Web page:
Japanese Singles are Weary of Online Dating

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In Aziz Ansari and Eric Klinenberg’s new book Modern Romance, they discuss the disconnect of online dating in Japanese culture. Despite Japan’s adoption of and love for technology, single people still stigmatize online dating.

The reasons are part cultural and part historical. Japanese singles haven’t had a good experience with online dating, historically speaking. In the 1990’s when online dating first hit the singles scene, online dating companies had male members pay per message and also used their female employees as bait, posting their profiles on the dating sites to attract more male users. More recently, fake dating sites have been exposed, with companies using male employees to pose as girls on the sites and charging their male members to talk to them – (obviously, those members never get to the date).

It’s easy to see why Japanese singles are skeptical. But now dating apps have made things a little easier to verify. First, like most dating apps all over the world, users are verified through their Facebook profile, so it’s not easy to create fake accounts. And Japan is really embracing social media, especially after both LinkedIn and Facebook helped families find each other after the 2011 earthquake.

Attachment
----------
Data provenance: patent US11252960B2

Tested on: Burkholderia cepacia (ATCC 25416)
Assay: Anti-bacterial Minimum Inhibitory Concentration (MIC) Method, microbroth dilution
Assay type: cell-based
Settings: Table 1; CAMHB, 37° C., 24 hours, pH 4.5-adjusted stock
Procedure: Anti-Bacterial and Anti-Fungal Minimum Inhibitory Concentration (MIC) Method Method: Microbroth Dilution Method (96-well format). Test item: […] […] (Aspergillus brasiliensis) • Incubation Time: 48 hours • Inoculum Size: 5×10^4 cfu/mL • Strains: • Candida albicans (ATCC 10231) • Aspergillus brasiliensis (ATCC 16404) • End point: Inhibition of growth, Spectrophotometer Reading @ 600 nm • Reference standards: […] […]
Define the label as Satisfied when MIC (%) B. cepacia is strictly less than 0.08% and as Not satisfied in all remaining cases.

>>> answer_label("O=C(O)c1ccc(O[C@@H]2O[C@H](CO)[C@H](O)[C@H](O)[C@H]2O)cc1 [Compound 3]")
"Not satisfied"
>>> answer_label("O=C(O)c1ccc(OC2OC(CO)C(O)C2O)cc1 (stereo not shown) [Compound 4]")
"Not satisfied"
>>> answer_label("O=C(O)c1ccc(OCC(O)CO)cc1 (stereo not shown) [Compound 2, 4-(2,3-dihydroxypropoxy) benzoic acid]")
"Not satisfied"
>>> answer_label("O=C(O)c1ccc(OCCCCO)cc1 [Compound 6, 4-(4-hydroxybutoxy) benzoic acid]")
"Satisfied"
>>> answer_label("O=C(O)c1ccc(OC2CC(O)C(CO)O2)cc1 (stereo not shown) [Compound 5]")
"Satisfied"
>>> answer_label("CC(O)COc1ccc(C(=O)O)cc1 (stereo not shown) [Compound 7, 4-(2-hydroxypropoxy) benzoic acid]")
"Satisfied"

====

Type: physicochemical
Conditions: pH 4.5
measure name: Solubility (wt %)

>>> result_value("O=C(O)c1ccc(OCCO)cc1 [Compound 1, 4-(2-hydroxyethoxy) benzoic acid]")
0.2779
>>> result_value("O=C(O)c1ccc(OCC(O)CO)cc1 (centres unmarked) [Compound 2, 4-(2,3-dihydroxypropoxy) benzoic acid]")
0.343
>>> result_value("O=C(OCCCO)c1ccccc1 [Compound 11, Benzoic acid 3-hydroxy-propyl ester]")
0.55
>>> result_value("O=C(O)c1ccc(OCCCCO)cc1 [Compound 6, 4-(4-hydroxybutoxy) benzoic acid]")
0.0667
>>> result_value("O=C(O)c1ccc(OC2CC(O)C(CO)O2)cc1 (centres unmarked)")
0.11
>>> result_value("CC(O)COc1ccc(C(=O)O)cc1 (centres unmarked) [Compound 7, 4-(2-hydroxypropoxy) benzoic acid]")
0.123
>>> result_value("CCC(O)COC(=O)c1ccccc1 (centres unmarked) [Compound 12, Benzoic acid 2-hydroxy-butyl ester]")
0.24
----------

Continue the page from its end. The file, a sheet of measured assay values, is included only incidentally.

But another interesting trend is happening with Japanese online daters. The culture is rather conservative when it comes to dating – and guys don’t want to be thought of as players. Since dating apps have become synonymous with hook-ups, Japanese - and men especially - are weary to sign up for fearing like they will come across as insincere. So people aren’t really embracing online dating.

In fact, they aren’t dating much at all. Most Japanese singles are much more focused on work, which means working long hours and delaying starting a family. This is also taking a toll on their social lives. A 2014 survey by the Japan Family Planning Association found that 49% of all respondents had not had sex in the past month, and 18% of men said they had no interest in sex at all. On top of this, they face a serious population decline.  According to Business Insider, a 2012 report by Japan's National Institute of Population and Social Security Research shows the number of Japanese people will fall from 127 million to around 87 million by 2060.

Still not everyone is averse to online dating. The country has seen some interesting trends.

Selfies tend to be popular with online dating in most countries, but are looked upon as narcissistic in Japan. Even a photo showing an online dater by herself is frowned upon because Japanese tend to view this as self-centered. Most daters either post photos with a group of friends (so you can’t really identify the person you are meeting), or they post photos of their cats or random objects. One of the weirdest trends among online daters is posting photos of their rice cookers in their profiles, according to Modern Love.

There are definite cultural and practical barriers to get beyond when it comes to online dating in Japan. But as time goes on and it becomes more trust-worthy and mainstream, hopefully singles will embrace it.